As you may have guessed from the headline this article addresses the subject of women and Vatican II. If Church statistics are reliable, it should in fact more accurately say, “The majority of the Church”, since it seems that in almost all places the vast majority of active Catholic laity are women.
While it is important, particularly in these times, to celebrate Vatican II, it would be remiss of me not to point out its gaps.
These gaps are not surprising, given that while a few women were observers at the Council after the first session, there were no women periti advising the bishops—let alone, of course, women priests or bishops. Despite this, I suggest, the Council was, within its limitations, good news for women.
We have mentioned already the Council’s universal call to holiness (chapter 5 of Lumen Gentium), which emphasised that all are called to holiness, and implied that this was something universal: priest or lay, man or woman, important or unimportant, advantaged or disadvantaged.
Women, who are in the vast majority lay, disadvantaged and unimportant (at least according to those who hold power in our thoroughly unequal world) are seen by the Council as equally called to holiness, equally able, in theory at least, to be saints.
In its teaching on the laity, too, the Council implicitly affirmed women. Sacrosanctum Consilium, in affirming that all the people of God participated in the liturgy, did not distinguish between lay men and women in its claim. It is normal today for women to serve as ushers, lectors and extraordinary ministers of the Eucharist at Mass, and increasingly we see female altar servers.
That this has become more or less normal practice is illustrated by the following story.
I recall with delight an incident I observed in a London parish where the altar boys told the parish priest that if the visiting conservative celebrant objected to altar girls, they would be unavoidably unavailable to serve his Mass. To his credit, the visitor graciously acceded to the norms of the parish.
With regard to public life and the role of the laity, the Council (particularly in Gaudium et Spes) makes no gender distinctions. It simply says that the proper role of the laity in politics and business is to bring the moral insights of their faith into these sectors.
This goes even further: in Apostolicam Actuositatem lay people without regard to gender were called to be evangelisers in the “apostolate of like towards like”.
Indeed, given that this decree calls on laity to actively preach the Gospel in their contexts, one might infer that women are called to preach the Word to other women and men wherever and whenever the opportunity arises.
Of course, the most frequent references we think of with regard to women and the Church come in the parts of Gaudium et Spes relating to the family (47-52). Here the idea of the family as the basic unit of the Church is emphasised, as is the care of children and their nurturance in the faith.
Though this may seem quite “traditional” and even patriarchal, we should note that the vision of the Council regarding husband and wife is one primarily of partnership in rearing children.
While the issue of artificial birth control was removed from the Council’s deliberations, even the most ardent defender of the Pill would be at least a little dishonest to say that the Church’s subsequent teaching was wholly anti-women.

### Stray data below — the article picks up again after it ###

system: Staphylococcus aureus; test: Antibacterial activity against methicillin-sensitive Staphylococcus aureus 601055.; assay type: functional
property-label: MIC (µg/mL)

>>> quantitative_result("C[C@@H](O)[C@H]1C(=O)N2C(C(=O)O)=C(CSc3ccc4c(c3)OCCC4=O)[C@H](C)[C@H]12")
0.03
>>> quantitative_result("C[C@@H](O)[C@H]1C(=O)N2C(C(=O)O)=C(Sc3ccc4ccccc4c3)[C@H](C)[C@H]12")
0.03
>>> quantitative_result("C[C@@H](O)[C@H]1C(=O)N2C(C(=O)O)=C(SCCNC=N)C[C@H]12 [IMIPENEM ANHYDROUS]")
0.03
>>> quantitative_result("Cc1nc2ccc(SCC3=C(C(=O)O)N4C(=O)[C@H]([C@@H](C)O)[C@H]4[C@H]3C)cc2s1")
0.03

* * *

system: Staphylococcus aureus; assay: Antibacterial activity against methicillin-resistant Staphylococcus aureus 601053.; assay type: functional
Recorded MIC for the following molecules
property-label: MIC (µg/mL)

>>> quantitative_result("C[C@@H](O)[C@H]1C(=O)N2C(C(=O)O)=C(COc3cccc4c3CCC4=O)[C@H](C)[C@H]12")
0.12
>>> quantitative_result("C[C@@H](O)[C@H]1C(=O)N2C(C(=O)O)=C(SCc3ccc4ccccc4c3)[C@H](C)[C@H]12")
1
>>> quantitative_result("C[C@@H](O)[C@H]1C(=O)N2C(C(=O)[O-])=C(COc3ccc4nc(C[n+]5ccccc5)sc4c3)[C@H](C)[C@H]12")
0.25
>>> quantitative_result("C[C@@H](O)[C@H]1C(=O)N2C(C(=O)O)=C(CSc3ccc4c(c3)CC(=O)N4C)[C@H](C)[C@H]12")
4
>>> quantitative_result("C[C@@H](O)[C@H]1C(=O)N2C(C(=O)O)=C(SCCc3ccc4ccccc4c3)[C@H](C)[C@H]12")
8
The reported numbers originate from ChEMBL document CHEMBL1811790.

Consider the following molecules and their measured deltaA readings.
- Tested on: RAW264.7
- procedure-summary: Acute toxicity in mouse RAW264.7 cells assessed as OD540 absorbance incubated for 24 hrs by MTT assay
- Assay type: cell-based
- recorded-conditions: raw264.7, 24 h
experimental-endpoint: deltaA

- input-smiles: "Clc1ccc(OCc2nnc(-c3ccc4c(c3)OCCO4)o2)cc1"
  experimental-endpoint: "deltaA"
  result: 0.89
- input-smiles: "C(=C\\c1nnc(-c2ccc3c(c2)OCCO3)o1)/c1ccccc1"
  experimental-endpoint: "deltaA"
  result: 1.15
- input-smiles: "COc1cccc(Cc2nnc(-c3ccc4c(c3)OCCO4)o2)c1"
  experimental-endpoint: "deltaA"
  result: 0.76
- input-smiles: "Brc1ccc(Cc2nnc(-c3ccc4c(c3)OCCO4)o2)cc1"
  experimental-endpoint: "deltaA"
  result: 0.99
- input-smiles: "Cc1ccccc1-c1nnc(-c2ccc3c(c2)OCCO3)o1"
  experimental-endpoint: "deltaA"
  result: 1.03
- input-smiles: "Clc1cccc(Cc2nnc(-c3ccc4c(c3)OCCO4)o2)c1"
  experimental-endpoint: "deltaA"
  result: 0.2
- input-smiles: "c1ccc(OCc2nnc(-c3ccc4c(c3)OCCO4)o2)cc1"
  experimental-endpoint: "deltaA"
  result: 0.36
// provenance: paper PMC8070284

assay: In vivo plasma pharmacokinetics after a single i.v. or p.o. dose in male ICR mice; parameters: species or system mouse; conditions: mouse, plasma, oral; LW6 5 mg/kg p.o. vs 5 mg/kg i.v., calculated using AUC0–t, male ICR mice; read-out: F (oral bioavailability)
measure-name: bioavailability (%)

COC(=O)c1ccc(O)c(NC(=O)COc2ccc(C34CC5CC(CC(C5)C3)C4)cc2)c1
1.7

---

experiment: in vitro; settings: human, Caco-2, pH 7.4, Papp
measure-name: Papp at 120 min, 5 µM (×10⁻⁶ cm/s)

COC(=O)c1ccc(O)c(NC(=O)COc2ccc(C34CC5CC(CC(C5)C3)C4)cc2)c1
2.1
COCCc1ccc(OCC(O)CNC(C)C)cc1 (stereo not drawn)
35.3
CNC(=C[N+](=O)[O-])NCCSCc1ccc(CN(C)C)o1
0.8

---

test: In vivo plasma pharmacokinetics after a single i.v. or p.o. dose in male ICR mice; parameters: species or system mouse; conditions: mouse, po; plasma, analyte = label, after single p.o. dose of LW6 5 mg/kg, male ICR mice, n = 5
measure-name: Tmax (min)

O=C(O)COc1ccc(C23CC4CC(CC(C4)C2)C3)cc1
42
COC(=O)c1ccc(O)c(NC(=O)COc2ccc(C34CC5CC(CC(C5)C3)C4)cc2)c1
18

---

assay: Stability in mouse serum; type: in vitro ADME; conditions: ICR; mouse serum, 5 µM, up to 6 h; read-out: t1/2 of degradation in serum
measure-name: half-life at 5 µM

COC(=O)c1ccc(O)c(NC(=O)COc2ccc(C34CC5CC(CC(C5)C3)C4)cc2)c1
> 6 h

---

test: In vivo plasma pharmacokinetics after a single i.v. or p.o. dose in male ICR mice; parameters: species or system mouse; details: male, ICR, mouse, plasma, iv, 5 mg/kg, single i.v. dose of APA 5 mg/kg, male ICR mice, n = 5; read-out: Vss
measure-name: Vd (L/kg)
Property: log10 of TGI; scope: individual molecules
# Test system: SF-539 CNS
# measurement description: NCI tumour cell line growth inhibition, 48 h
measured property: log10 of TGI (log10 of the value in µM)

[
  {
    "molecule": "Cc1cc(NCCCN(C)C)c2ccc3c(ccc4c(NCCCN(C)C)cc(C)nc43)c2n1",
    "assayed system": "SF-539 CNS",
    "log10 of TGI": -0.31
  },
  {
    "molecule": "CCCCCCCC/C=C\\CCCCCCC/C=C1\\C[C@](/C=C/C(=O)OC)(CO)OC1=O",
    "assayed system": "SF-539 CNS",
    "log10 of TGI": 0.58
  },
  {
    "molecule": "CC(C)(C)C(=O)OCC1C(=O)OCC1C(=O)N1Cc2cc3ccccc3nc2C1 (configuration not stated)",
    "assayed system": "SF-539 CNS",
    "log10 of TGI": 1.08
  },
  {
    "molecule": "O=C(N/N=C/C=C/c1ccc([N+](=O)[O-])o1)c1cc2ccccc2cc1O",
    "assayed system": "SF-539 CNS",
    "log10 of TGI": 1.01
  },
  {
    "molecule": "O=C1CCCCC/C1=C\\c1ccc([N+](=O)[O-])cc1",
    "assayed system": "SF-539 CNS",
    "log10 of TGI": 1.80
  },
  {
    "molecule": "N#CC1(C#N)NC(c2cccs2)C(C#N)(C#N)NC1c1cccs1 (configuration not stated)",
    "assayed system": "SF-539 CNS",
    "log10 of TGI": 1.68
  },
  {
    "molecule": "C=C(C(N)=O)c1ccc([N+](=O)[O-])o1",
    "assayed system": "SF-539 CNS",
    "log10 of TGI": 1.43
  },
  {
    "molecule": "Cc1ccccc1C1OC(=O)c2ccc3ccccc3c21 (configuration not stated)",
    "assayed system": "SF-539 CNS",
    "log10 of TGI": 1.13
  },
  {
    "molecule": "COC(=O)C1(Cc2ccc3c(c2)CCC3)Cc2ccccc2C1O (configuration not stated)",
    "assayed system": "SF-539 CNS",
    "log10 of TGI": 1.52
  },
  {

The availability of such birth control has given many men the idea that women are “fair game”, sexual objects rather than human subjects in their own right, and shifted the “responsibility” for managing conception unjustly on to women alone.
Perhaps the greatest weakness of the Council is that it did not devote a decree to women, though given the lack of women at the Council one suspects that it would not have been a particularly insightful document.
Subsequent papal and Church documents on women have affirmed most of what the Council taught implicitly about women, but they have been frequently criticised for what many women perceive as a kind of “essentialism”: women are primarily wives and mothers, nurturers of children, no matter how much the Church affirms their leadership roles in society.
One area never discussed at the Council, and currently prohibited from debate in Church circles, is the ordination of women. While there were rumblings over it before and after the Council—from the St Joan’s International Alliance and in some of the writings of St Thérèse of Liseux (who deeply desired to be a priest, so much so that she is a “patron” of women’s ordination movements)—it became a “hot issue” only from the 1970s onwards.
Currently the official debate has been suppressed. The official line is: it’s theologically impossible (though this was disputed by many theologians) and not to be discussed (which means, it seems, that everyone has an opinion, however ill-informed, but does not express it). Critics of the Vatican see this as a sign that the official line lacks substance—which, ironically, we can neither affirm nor refute.
This issue casts a damper over the many good things the Church has to say about women. Despite the fact that the majority of active Catholics are women—many of whom have no strong feelings on women’s ordination or in fact oppose it—and despite the good things the Council said about women, the Catholic Church is frequently perceived as hopelessly patriarchal and irredeemably sexist.
Our challenge is to discern what can we do about that.